Sometimes I would get harassed by a bunch of boys from under the tunnel or over the bridge, you know, ‘That’s a guy, that’s a dude!’ and I’d be like, ‘Oh fuck off’ and keep on walking. I am 6ft4 or 6ft7 in heels, and I’d walk down the street with elegance, such elegance walking down that street darling, feeling fabulous. I never got tapped, never, ever, ever, no one came at me because I was ready and I was up in their face. Or you’d get men who was attracted to it.
My sister saw me for the first time doing the catwalk in a club; I was a bride I believe. She was like, ‘Oh.’ But my brother and sisters and mother all had their own lives. To them I was just their crazy-ass brother. If they went with me, they’d get into clubs that they could never get in to otherwise, you see. I would get there and people would open up like the Red Sea. I was just going right in saying, ‘They’re with me.’ And I’d sashay on in, hang up my coat and have my ball gown on.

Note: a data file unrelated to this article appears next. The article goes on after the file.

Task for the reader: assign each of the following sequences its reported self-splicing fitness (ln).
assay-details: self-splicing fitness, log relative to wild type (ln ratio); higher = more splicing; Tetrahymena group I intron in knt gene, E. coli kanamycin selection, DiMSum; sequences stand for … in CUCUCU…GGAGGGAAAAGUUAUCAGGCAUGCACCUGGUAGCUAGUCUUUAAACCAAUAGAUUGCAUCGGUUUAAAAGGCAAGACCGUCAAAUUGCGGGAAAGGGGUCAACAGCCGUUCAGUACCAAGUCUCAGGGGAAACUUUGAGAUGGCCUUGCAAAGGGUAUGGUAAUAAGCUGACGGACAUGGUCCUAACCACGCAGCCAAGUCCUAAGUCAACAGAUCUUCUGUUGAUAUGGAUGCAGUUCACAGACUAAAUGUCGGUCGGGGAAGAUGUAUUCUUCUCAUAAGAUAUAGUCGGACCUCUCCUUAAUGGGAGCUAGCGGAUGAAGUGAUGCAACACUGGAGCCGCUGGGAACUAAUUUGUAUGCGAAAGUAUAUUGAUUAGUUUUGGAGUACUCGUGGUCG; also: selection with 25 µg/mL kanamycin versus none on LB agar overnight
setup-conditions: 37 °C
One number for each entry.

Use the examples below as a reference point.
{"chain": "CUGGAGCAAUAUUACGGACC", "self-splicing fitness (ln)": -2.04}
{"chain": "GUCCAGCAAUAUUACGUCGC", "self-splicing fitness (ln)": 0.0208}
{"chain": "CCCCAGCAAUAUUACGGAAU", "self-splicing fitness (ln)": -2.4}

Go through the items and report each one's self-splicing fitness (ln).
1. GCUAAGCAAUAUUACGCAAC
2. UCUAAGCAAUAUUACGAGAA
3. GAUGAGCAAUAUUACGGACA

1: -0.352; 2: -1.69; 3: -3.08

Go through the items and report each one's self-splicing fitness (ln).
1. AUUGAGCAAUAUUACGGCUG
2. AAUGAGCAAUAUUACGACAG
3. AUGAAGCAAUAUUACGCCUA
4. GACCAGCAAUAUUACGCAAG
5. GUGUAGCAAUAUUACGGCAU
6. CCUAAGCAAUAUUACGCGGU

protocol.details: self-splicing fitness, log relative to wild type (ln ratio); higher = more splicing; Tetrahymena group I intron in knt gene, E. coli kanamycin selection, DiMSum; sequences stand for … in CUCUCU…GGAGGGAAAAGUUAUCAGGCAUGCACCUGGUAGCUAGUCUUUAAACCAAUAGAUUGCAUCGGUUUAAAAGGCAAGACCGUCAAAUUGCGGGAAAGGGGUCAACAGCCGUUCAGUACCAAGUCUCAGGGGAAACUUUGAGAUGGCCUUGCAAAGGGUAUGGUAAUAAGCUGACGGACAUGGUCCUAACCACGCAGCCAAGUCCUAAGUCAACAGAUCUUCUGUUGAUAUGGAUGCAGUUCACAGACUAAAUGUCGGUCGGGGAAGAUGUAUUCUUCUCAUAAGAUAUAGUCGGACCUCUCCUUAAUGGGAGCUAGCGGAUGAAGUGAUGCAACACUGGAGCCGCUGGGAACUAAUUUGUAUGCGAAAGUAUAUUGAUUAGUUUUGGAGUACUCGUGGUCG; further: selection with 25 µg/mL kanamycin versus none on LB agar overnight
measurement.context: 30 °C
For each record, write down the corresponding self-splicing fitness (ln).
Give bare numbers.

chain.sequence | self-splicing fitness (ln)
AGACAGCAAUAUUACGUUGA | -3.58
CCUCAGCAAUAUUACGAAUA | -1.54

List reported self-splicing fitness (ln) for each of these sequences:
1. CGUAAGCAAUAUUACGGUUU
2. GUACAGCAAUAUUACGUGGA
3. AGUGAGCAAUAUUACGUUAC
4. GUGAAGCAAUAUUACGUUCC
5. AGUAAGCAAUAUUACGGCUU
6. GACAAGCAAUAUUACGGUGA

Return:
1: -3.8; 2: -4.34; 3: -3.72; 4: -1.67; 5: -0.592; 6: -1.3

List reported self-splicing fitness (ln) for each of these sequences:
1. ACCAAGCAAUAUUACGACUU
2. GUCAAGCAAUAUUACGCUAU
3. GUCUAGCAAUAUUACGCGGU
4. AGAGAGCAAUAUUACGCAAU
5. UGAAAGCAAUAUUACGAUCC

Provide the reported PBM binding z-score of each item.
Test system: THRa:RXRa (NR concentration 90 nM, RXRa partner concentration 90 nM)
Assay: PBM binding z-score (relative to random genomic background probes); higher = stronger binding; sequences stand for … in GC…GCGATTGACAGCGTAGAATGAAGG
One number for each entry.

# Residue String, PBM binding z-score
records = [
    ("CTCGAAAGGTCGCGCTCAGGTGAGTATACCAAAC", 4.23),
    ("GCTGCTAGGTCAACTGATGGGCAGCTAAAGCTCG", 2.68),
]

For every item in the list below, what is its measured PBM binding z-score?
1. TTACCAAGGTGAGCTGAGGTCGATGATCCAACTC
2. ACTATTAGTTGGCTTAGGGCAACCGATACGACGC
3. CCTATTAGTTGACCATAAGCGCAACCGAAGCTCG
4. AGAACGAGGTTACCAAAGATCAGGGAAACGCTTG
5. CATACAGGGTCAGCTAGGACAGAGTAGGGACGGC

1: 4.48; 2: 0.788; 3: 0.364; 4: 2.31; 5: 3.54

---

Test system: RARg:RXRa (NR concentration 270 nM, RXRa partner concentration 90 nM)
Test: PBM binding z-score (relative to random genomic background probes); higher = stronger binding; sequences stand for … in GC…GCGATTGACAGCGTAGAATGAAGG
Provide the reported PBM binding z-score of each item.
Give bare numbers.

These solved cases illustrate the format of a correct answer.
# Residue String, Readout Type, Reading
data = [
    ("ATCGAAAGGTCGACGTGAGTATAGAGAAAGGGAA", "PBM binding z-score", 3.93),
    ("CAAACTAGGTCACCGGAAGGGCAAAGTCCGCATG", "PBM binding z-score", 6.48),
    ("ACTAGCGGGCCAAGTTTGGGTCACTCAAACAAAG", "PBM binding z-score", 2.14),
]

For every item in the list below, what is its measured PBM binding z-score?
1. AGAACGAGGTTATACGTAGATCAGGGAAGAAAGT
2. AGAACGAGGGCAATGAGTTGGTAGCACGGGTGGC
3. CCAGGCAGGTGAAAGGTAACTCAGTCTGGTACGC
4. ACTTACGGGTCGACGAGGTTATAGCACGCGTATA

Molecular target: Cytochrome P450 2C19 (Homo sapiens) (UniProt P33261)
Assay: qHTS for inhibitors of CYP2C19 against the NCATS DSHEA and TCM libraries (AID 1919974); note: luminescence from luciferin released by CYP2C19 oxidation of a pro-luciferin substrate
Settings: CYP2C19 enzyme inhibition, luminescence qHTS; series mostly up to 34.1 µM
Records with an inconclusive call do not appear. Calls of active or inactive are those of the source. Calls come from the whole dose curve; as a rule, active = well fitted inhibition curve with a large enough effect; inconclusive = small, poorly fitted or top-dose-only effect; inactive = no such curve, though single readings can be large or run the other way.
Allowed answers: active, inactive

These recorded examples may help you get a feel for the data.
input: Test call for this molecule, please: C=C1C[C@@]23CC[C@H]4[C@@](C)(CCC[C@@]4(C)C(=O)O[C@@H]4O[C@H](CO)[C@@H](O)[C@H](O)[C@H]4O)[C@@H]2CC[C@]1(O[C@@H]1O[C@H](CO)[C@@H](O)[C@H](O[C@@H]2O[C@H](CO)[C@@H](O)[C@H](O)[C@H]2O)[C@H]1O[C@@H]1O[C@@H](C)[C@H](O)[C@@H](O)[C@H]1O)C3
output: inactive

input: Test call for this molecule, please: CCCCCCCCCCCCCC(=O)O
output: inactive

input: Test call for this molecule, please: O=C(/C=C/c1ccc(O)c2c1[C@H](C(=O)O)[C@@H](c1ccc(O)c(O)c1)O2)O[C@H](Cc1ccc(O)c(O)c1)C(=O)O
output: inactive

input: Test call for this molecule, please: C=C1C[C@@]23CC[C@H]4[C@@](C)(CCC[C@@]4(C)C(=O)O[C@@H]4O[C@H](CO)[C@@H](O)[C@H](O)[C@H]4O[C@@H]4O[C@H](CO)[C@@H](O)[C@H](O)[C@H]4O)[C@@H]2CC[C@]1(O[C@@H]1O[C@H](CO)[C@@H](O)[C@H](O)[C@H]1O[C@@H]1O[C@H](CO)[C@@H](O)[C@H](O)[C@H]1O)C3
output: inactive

I was looking at magazines, at Women’s Wear Daily, at Elsa Klensch. Elsa Klensch was like The Bible. I would look at all those small pictures in the catwalk reports of the models walking the runway in their outfits and I’d try to create that silhouette. It was just insane. I started imitating the make-up. The more I got into it, the more the make-up changed, the outrageous became more pretty, more feminine, more soft. It became more drag than outrageous. I would get inspired by looking at the models in the magazines and want to do that make-up or that look like, ‘Oh my god did you see that Oscar de la Renta ball gown? Did you see that Saint Laurent look? Did you see Mounia? Did you see Katoucha? She looked fierce!’ I would imitate those looks and the make-up, using my grandmother’s sewing machine to create the looks.